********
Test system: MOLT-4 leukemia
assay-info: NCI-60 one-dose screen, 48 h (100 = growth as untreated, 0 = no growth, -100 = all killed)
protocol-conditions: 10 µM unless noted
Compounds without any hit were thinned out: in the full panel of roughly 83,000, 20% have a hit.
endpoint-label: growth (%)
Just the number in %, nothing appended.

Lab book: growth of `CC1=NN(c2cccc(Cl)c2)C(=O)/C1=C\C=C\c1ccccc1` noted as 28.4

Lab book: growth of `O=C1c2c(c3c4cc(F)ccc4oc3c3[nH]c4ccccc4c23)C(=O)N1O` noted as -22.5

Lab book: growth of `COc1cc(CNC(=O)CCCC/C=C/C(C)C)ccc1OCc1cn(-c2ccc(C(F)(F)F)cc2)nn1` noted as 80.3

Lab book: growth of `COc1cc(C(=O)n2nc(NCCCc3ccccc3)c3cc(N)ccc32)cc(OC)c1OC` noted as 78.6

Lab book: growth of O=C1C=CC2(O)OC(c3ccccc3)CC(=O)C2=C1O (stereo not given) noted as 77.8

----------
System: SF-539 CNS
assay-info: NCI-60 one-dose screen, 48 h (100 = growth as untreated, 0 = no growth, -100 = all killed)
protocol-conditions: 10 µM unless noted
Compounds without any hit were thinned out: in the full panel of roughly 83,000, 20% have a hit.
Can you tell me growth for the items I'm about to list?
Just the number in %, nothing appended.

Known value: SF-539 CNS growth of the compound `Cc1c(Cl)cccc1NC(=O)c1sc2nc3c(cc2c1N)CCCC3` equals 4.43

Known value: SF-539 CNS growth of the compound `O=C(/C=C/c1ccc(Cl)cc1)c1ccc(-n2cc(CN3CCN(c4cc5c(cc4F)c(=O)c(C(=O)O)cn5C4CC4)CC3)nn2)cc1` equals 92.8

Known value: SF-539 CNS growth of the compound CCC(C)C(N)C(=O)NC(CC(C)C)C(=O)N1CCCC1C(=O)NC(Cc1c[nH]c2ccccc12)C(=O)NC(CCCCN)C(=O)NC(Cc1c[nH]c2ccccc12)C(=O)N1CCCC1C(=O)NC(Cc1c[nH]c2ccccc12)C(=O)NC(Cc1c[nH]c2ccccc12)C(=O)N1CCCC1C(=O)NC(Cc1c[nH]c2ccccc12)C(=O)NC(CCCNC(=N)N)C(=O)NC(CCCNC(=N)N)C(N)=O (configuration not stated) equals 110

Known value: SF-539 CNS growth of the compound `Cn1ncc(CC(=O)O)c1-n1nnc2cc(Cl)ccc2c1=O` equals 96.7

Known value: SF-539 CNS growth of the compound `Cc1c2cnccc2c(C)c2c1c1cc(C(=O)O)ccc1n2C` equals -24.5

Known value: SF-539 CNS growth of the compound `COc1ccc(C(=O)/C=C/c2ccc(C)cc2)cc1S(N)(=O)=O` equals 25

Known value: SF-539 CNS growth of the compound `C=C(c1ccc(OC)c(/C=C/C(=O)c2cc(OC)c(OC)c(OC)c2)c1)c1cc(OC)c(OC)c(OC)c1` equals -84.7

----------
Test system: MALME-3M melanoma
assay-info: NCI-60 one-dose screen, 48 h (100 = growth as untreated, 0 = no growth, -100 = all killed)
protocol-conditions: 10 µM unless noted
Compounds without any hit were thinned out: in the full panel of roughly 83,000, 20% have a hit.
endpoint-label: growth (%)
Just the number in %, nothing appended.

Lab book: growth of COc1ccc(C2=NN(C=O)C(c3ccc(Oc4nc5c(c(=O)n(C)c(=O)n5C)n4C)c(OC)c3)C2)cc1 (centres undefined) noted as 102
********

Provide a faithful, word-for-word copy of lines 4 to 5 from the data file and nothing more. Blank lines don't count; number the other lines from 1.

Compounds without any hit were thinned out: in the full panel of roughly 83,000, 20% have a hit.
endpoint-label: growth (%)